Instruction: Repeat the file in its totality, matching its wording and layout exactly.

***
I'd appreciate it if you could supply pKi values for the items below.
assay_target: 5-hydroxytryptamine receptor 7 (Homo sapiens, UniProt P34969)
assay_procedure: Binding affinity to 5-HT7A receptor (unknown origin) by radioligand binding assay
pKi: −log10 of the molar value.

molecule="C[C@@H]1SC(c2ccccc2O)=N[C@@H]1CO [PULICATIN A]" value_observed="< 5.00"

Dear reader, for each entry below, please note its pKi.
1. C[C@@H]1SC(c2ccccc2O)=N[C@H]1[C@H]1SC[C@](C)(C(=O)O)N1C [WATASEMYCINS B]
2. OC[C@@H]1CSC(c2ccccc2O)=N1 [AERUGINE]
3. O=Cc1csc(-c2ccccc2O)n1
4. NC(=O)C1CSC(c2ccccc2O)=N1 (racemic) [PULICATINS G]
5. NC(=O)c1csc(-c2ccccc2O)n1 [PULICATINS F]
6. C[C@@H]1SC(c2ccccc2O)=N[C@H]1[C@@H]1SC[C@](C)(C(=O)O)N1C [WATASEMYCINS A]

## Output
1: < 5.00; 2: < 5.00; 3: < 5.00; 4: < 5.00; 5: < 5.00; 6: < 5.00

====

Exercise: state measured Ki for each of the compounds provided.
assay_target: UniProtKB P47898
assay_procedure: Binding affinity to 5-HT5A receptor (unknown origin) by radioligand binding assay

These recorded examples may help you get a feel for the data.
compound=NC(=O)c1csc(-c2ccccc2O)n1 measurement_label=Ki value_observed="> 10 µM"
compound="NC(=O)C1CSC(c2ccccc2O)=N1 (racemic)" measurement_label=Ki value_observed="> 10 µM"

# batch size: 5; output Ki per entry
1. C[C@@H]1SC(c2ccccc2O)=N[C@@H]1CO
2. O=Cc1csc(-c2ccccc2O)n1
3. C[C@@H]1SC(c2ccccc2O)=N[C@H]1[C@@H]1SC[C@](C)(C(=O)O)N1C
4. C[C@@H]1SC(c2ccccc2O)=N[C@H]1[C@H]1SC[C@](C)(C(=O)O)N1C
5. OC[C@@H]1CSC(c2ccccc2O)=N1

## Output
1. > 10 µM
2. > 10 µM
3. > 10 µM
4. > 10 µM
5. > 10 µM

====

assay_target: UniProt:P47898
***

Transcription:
I'd appreciate it if you could supply pKi values for the items below.
assay_target: 5-hydroxytryptamine receptor 7 (Homo sapiens, UniProt P34969)
assay_procedure: Binding affinity to 5-HT7A receptor (unknown origin) by radioligand binding assay
pKi: −log10 of the molar value.

molecule="C[C@@H]1SC(c2ccccc2O)=N[C@@H]1CO [PULICATIN A]" value_observed="< 5.00"

Dear reader, for each entry below, please note its pKi.
1. C[C@@H]1SC(c2ccccc2O)=N[C@H]1[C@H]1SC[C@](C)(C(=O)O)N1C [WATASEMYCINS B]
2. OC[C@@H]1CSC(c2ccccc2O)=N1 [AERUGINE]
3. O=Cc1csc(-c2ccccc2O)n1
4. NC(=O)C1CSC(c2ccccc2O)=N1 (racemic) [PULICATINS G]
5. NC(=O)c1csc(-c2ccccc2O)n1 [PULICATINS F]
6. C[C@@H]1SC(c2ccccc2O)=N[C@H]1[C@@H]1SC[C@](C)(C(=O)O)N1C [WATASEMYCINS A]

## Output
1: < 5.00; 2: < 5.00; 3: < 5.00; 4: < 5.00; 5: < 5.00; 6: < 5.00

====

Exercise: state measured Ki for each of the compounds provided.
assay_target: UniProtKB P47898
assay_procedure: Binding affinity to 5-HT5A receptor (unknown origin) by radioligand binding assay

These recorded examples may help you get a feel for the data.
compound=NC(=O)c1csc(-c2ccccc2O)n1 measurement_label=Ki value_observed="> 10 µM"
compound="NC(=O)C1CSC(c2ccccc2O)=N1 (racemic)" measurement_label=Ki value_observed="> 10 µM"

# batch size: 5; output Ki per entry
1. C[C@@H]1SC(c2ccccc2O)=N[C@@H]1CO
2. O=Cc1csc(-c2ccccc2O)n1
3. C[C@@H]1SC(c2ccccc2O)=N[C@H]1[C@@H]1SC[C@](C)(C(=O)O)N1C
4. C[C@@H]1SC(c2ccccc2O)=N[C@H]1[C@H]1SC[C@](C)(C(=O)O)N1C
5. OC[C@@H]1CSC(c2ccccc2O)=N1

## Output
1. > 10 µM
2. > 10 µM
3. > 10 µM
4. > 10 µM
5. > 10 µM

====

assay_target: UniProt:P47898